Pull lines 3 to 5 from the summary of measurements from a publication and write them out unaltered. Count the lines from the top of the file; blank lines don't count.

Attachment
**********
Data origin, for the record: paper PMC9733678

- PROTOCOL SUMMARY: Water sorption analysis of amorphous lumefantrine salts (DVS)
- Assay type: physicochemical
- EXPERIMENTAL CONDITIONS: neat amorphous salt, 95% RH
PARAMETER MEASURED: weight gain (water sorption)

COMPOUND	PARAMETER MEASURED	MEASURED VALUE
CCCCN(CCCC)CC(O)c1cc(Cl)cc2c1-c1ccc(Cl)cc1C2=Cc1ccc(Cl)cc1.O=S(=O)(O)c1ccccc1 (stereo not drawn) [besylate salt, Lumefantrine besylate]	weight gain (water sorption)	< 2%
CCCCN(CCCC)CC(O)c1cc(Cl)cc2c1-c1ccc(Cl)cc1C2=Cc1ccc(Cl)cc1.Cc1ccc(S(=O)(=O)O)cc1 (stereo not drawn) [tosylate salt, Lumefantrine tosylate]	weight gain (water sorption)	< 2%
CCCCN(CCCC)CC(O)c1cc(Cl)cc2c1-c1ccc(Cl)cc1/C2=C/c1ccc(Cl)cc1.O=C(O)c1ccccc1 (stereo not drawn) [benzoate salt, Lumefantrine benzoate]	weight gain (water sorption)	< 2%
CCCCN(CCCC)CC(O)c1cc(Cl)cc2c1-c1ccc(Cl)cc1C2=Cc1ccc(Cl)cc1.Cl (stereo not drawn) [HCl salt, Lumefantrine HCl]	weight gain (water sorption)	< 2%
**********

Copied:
- Assay type: physicochemical
- EXPERIMENTAL CONDITIONS: neat amorphous salt, 95% RH
PARAMETER MEASURED: weight gain (water sorption)